Personal Income (8:30a.m.) – Rose 0.4% in March vs a revised increase of 0.3% in February following a 0.2% . Personal Spending rose 0.3% in March vs. a gain of 0.9% in February. Personal Consumption Expenditures (PCE) increased 0.2% vs. February’s plus 0.1%.
Chicago PMI (8:30a.m.) – declined sharply to 56.2 in April from March’s 62.2 and February’s 64.0. Projections ran between 58 and 62.9. The survey reflects manufacturing and non-manufacturing business in the Chicago area.
ISM Manufacturing Index (10 a.m.) – That short for Institute for Supply Management Index which says little in itself, but its is a survey of a wide spectrum of business including employment, production, new orders, supplier deliveries, and inventories. Big surprise here. The Index for April was up to 54.8 from 53.6. Economists forecast 52.9.
Construction Spending (10 a.m.) – grew less than forecast in March with a 0.1% gain vs. a projected gain of 0.5%. Retrenchment by state and local governments was blamed for the shortfall. February’s decline was revised to 1.4% .Construction of single-family homes paced the increase in private residential construction, multifamily construction slowed but is still up 24% YOY, outpacing an 8.4% gain in houses.
ADP Employment Report (8:15 a.m.)– Private payroll employment in April was 119,000 vs. a revised 201,000 in March. Investors will be watching this in hope of getting an early read on Friday’s critical Employment Situation Report which disappointed the Street and hammered the stock market in late March.
Factory Orders ( 10 a.m.) – declined 1.5% in March from a revised gain of 1.1% in February vs. a 1.1% decline in January.
Jobless Claims (8:30) – Declined 27,000 to 365,000 bringing the 4-week moving average to 383,500. Productivity (output per hour) dropped in Q1 at a 0.5% annual rate after a rise in Q4 of 1.2%. The drop may signal companies have reached a limit on how much production it can get per person, per hour.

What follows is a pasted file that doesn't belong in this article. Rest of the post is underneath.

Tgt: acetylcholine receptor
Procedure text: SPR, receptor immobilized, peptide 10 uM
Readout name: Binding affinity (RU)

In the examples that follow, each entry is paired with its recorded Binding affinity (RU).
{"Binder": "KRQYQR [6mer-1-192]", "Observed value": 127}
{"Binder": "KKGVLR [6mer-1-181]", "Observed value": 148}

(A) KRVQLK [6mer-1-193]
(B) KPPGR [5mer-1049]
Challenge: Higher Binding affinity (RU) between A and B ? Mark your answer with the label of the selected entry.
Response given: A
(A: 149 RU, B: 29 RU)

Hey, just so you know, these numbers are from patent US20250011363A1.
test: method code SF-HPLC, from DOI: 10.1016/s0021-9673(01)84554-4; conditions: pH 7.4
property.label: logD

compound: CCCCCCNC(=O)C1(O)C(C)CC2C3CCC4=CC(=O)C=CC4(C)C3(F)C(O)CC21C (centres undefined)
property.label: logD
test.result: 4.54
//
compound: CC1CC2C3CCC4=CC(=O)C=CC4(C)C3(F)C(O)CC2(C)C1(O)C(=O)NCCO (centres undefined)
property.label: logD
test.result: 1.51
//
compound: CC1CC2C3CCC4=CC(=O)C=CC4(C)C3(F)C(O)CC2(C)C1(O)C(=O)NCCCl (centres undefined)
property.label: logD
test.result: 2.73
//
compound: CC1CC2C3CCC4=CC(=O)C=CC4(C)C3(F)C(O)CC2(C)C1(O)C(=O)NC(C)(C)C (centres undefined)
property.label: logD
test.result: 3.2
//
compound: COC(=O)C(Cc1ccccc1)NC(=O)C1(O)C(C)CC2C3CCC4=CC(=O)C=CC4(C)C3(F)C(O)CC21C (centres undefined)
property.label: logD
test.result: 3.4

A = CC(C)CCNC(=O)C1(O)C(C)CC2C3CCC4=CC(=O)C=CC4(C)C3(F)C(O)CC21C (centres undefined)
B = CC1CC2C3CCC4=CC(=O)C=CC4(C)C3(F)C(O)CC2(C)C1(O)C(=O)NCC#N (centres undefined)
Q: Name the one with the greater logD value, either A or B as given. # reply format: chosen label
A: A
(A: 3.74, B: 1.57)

Productivity and Costs (8:30 a.m.) – final estimate for Q4 was up to an annualized rate of 0.9%. Unit labor costs were up 2.8% vs. a Q3 rate of3.9%.
ISM Non-Manufacturing Survey of 375 + firms hit a four-month index low of 53.5, down from 56 in March. New Orders dropped to 53.5 from 58.8. The Index encompasses agriculture, mining, construction, transportation, communications, wholesale and retail trade.
Employment Situation (8:30 a.m.) – new hires increased by 115,000 in April but the march number was revised to 154,000 from the 120,000 in March that caused a sharp sell off in early April. February’s report came in at 240,000 and January’s at 275,000. The Unemployment number dropped in April to 8.1% from 8.2% in March.
*Stock Trader’s Almanac
The writer of Investor’s first read, George Brooks, is not registered as an investment advisor. Ideas expressed herein are the opinions of the writer, are for informational purposes, and are not to serve as the sole basis for any investment decision. Readers are expected to assume full responsibility for conducting their own research pursuant to investment decisions in keeping with their tolerance for risk.